Raise a toast to the bar from 'Cheers,' which sold for $675,000 at Heritage Auctions

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Raise a toast to the bar from 'Cheers,' which sold for $675,000 at Heritage Auctions
Cheers Bar Counter in Three Sections with Brass Railing, Burgundy Leatherette Barstools, Back Bar Unit, Tall, Thin Wooden Set Walls, and Various Set Dressing Elements from Cheers (NBC TV, 1982-1993).

DALLAS, TX.- Cheers to the winner of The Bar Where Everybody Knows Your Name! The bar counter with brass railings and bar stools from the beloved NBC series found a new home Saturday night when it sold for $675,000 at Heritage Auctions, topping the three-day Comisar Collection Platinum Signature® Auction. The exhilarating bidding war over the bar was a fitting way to toast the long-running series that wrapped 30 years ago.

More than 4,700 bidders worldwide participated in the historic June 2-4 event, which realized $5,351,696 and saw nearly 1,000 props, costumes and sets from historic, influential and popular TV shows find new homes and caretakers. Every piece came from the collection of James Comisar, who spent more than three decades collecting, conserving and preserving television history in the hopes of opening a museum that never materialized.

Comisar's magnificent costume collection included Adam West's Batman and Burt Ward's Robin crime-fighting ensembles from the 1960s series, which found a new Batcave to call home when the Dynamic Duo realized $615,000 during the auction's first day. The auction comprised several cherished and familiar sets, including the home base Johnny Carson used during his final decade as host of NBC's Tonight Show. The desk, chairs, couch, coffee table and that glorious backdrop painting of beautiful downtown Burbank sold for $275,000.

Not far behind were two of the most famous chairs from one of the most recognizable living rooms in TV history: Archie and Edith Bunker's chairs made for and used during the ninth season of Norman Lear's vital All in the Family and all of Archie Bunker's Place that followed. The chairs found a new owner Saturday night, realizing $250,000, but they didn't have to look far for a new home: Their new caretaker will keep them in the Bunkers' longtime Queens home at 704 Houser Street, whose front room, dining room and stairwell realized $125,000. The new owner will likewise fill that (half a) house with all the other furnishings, dishware and details in their place since the series debuted on CBS in 1971.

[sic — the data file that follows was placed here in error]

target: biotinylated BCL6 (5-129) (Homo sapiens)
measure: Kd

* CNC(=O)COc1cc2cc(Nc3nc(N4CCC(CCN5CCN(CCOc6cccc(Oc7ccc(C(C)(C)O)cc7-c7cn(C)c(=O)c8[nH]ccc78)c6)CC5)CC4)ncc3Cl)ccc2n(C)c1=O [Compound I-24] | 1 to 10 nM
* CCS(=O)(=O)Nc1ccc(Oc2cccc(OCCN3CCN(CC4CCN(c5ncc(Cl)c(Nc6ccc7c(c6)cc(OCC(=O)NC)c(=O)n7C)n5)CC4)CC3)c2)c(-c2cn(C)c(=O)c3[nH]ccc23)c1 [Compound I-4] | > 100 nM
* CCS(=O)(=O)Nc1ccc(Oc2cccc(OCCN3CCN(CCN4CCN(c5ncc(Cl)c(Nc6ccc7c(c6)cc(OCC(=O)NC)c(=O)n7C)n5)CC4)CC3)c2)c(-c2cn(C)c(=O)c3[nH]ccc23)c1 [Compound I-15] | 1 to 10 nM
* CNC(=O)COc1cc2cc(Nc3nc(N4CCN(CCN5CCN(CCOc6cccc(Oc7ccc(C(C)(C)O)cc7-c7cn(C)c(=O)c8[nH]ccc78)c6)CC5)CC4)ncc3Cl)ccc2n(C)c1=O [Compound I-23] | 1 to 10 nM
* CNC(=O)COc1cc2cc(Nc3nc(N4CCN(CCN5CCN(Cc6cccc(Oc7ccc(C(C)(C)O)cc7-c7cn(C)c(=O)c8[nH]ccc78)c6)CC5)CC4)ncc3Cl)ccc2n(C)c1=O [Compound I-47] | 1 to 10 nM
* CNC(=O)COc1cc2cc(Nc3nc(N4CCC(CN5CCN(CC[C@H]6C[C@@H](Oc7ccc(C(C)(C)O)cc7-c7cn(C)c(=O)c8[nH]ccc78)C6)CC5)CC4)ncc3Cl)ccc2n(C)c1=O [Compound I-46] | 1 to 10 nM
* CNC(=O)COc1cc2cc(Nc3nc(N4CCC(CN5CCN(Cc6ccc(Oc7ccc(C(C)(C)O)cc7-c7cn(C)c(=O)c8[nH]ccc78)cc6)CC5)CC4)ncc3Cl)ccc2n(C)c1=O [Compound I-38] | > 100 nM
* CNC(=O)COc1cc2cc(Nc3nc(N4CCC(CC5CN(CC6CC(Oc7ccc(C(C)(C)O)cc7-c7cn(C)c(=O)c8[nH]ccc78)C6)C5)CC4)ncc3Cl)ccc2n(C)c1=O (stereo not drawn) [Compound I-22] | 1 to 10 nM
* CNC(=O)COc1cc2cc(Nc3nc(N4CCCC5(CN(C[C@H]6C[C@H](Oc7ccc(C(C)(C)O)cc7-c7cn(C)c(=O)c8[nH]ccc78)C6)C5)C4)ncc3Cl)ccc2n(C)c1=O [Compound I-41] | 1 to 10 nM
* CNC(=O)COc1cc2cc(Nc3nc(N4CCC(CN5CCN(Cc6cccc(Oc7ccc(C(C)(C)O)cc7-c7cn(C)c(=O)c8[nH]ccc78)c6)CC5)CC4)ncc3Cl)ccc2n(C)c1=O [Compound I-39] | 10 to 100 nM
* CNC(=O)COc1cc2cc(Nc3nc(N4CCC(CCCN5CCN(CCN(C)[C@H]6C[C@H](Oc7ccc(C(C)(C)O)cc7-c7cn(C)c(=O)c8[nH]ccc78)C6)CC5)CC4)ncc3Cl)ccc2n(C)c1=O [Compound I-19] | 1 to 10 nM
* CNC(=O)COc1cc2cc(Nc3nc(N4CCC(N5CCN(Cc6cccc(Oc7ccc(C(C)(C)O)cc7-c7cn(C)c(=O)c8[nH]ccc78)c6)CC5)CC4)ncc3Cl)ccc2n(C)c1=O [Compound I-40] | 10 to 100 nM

In 1972 the cast of the 4077th M*A*S*H unit followed the Bunkers to CBS and turned the Korean War into a discussion about and depiction of the war in Vietnam. One of television's most recognizable and deeply felt keepsakes came from that series: the directional signpost bearing the names of the soldiers, doctors and nurses' hometowns and their distances from Korea. Three were made, two survived, and the one Comisar conserved sold Saturday for $150,000. "We knew from the moment we began working with James last year that this auction would be extraordinary, and thanks to Heritage's client-collectors we were not wrong," says Heritage's Chief Strategy Officer Joshua Benesh. "These are amazing items with amazing stories – James' among them. We are proud to not only find them new homes but to share them with the world."

"The auction's success confirmed what I have always known: that television characters are cherished members of our extended family and that their stories and our own are inseparable," Comisar says. "The dedicated fans who acquired these TV treasures will surely give them kind homes and brighten the memories of bygone programs and performers. These pieces have finally been afforded the cultural significance they deserve, and I am honored to pass them on." The three-day event unfolded by decade and genre, including the late-night talk-show host who inspired Comisar's collecting, Johnny Carson, and Carson's disciple David Letterman. The Comisar Collection offered the entirety of NBC's 1980s late-night lineup: the Tonight Show desk and Letterman's complete Late Night set, including the desk and the skyline. Dave's set realized $100,000.

Comisar was passionate about costumes from shows starring superheroes, genies, witches and the explorers of the unknown from the 1950s and '60s. Among their estimable lot was one of the few surviving Superman tunics worn by George Reeves during his televised tenure as the syndicated Man of Steel, which soared to $150,000 after a brief bidding war. Costumes also weren't the only things Comisar offered from the Batcave: The sole surviving "bulletproof" Bat-Shield used in two episodes realized $100,000.

Collectors then turned their attention from the sky to the sea as the original screen-used FS-1 flying sub filming miniature from Voyage to the Bottom of the Sea realized $100,000. A lost sailor, Alan Hale Jr.'s Skipper from Gilligan's Island, saw his captain's hat steer into a bidding war that landed on $62,500.

From the Final Frontier, Nichelle Nichols' Starfleet uniform – her operations-red top, the long black boots – worn during her first season as Star Trek's Lt. Uhura sold for $62,500. Her skirt, like everything else in The Comisar Collection, will live long and prosper.

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